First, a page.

Next is a story for you about Tasmanian tigers and dingos. I posted it two years ago and it is time to give it some light again (because I like it!) Tigers and dingoes have resonated with my personal dreaming since I was a kid and the archaeologist in the story is sort of based on one of my idols, John Mulvaney. In his eighties now, Mulvaney is a man who crosses the disciplines of history, archaeology and anthropology. In fact I think he may have even excavated a thylacine on the Nullabor at some stage, the very territory of this tale ...

A Tyger Tale


He was alone when he excavated the first tiger, 25 years ago. It lay under beds of ash, interred and then cremated, almost as though to sterilise or negate the soil that it lay in.
A few days before his find, he'd taken pity on the team. With a dearth of artifacts the students were hot, bored and his young colleague's wife was expecting a baby any moment. They packed up their desert camp and left him out there alone, where the Southern ocean bit off the country and little black stars fell to earth.
He returned weeks later to the city, triumphant and bore with grace his colleague's jealousy and regret. His name was instantly cemented in professional circles, subject to an intense scrutiny of process and umbilicly connected to a pre history with no written word, only songs.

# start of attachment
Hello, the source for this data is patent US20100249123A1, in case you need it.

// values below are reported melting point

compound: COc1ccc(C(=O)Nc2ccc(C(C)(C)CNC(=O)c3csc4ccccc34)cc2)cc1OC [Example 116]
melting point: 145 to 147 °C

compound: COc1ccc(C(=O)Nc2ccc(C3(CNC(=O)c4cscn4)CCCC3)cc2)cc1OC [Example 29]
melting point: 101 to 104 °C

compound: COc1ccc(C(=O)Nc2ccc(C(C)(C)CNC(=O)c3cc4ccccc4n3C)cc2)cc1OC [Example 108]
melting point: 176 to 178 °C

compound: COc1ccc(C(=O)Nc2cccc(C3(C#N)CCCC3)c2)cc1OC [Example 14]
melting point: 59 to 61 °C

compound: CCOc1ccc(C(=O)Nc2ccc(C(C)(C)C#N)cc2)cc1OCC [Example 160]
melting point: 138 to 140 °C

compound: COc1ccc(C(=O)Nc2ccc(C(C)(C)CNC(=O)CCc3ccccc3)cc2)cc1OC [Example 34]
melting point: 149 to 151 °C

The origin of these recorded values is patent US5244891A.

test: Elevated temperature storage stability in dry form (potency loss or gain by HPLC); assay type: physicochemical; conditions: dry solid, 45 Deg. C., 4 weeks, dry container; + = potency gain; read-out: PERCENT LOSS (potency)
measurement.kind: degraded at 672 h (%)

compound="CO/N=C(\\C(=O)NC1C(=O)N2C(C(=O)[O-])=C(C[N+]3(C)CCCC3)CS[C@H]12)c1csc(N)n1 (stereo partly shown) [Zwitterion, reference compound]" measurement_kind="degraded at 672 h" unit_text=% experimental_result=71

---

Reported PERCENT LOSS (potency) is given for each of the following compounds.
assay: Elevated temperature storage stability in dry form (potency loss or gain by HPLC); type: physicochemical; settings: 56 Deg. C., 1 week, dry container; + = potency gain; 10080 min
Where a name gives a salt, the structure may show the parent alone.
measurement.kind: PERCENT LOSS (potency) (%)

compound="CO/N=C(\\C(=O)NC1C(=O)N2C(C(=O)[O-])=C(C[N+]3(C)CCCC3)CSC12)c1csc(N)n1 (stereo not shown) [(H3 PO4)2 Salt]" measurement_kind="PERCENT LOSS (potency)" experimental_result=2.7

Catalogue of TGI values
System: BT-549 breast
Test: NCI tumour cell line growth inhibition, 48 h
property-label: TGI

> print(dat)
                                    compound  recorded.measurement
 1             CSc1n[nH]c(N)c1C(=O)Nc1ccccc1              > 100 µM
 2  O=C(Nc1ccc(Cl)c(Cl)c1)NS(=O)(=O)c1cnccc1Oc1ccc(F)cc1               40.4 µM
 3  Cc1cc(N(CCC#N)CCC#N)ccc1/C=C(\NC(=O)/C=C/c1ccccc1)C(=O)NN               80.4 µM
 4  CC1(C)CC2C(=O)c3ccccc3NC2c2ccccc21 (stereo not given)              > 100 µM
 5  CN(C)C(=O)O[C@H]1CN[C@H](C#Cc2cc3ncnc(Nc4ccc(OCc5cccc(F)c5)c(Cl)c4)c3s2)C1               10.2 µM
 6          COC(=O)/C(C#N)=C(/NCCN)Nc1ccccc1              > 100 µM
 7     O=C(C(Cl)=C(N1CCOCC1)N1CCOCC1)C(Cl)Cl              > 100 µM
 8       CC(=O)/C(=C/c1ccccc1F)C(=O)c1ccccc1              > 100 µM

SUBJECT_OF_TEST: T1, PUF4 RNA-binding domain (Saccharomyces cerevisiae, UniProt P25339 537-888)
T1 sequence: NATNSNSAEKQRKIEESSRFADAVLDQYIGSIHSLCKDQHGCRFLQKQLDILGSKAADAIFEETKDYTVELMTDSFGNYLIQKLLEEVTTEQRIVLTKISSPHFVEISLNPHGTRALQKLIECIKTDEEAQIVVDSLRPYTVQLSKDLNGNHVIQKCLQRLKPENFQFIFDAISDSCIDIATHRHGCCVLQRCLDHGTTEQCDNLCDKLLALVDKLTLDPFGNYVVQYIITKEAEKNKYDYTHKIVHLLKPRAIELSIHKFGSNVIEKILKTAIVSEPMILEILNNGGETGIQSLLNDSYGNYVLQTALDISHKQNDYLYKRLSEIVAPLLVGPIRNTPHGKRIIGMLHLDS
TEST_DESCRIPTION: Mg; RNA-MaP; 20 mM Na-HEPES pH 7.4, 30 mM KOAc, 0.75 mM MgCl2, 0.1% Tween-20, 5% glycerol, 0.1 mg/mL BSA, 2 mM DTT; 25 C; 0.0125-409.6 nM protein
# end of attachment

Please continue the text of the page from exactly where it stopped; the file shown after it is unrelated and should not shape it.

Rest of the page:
Now he needed to revisit the desert sands that formed the plinth of his career.


She was born with teeth, little needle canines. Her mother refused to feed her and considered exposing the strange baby, whose eyes remained glued shut for half a moon.
A young man who saw her teeth knew there would be trouble. It didn't stop him from presenting food, skins and flint to her parents and he continued this betrothal promise faithfully for thirteen years.

This was the time after the coming of the dogs, when everything changed. A barren woman, who carried a ginger pup strapped to her belly, told the girl her Granny’s story of the strange men who sailed in from the north. They wore spiked helmets fashioned from stonefish and breast plates of thick, felted coconut fibre that repelled even the death spears. They brought the dogs with them to eat and to hunt and they wore the toothed necklaces of the ones they'd eaten on the journey.